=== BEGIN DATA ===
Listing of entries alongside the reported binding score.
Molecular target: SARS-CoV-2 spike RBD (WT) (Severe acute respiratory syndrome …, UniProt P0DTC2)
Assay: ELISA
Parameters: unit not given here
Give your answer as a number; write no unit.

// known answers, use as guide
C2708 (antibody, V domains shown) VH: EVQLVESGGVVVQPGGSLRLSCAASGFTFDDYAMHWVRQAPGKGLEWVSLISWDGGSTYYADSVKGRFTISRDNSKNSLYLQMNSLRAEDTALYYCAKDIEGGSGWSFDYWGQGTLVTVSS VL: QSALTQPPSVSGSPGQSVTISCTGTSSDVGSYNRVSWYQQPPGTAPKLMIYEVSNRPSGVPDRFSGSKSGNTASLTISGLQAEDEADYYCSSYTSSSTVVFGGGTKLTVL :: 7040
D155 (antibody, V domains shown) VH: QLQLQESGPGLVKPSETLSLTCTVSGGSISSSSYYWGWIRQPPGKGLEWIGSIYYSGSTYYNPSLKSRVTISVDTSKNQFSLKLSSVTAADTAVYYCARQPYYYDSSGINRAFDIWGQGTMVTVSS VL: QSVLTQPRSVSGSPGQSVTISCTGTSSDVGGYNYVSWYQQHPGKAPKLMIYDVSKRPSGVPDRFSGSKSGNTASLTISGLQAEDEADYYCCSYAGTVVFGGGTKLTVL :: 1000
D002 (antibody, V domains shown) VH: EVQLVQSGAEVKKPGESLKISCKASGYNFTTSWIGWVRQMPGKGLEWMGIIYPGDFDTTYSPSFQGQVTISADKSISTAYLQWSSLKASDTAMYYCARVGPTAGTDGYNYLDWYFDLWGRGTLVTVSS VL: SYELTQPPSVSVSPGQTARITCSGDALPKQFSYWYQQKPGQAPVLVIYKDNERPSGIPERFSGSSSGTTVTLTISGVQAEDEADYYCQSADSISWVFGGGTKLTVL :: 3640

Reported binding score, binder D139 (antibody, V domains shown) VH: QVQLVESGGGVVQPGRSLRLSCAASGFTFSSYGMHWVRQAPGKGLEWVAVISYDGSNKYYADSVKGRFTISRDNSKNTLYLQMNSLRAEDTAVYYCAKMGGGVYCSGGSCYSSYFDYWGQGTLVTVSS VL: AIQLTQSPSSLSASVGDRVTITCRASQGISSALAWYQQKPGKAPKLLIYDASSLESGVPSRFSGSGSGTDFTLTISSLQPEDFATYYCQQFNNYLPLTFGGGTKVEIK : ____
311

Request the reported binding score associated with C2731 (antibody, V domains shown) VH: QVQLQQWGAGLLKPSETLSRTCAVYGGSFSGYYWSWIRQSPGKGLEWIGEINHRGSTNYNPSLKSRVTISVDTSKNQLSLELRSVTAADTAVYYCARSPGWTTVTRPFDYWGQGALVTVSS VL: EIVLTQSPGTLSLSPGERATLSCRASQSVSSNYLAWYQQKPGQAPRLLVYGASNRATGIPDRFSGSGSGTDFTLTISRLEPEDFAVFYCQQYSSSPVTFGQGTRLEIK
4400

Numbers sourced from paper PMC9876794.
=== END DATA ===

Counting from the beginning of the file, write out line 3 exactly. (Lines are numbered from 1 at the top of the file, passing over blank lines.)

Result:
Assay: ELISA